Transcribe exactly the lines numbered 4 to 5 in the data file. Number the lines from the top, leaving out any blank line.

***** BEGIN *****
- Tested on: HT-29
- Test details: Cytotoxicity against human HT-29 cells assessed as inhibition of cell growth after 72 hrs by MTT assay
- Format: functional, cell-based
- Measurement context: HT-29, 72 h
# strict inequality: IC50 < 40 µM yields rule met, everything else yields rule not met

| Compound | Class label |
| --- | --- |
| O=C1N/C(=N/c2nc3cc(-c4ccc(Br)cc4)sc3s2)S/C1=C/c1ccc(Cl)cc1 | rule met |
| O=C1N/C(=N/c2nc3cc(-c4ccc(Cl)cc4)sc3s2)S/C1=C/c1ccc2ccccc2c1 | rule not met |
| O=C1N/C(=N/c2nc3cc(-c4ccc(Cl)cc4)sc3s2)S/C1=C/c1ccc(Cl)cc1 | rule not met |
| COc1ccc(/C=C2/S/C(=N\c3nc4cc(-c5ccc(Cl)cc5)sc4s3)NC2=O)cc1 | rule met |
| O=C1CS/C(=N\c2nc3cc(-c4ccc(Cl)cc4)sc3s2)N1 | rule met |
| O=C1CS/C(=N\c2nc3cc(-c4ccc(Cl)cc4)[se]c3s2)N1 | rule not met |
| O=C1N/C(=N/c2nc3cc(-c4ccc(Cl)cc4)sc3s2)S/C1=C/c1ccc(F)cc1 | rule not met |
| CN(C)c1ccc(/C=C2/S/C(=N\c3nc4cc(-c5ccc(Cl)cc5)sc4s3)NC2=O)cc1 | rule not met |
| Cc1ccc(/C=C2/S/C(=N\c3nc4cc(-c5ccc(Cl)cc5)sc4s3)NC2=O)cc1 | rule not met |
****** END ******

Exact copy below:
- Measurement context: HT-29, 72 h
# strict inequality: IC50 < 40 µM yields rule met, everything else yields rule not met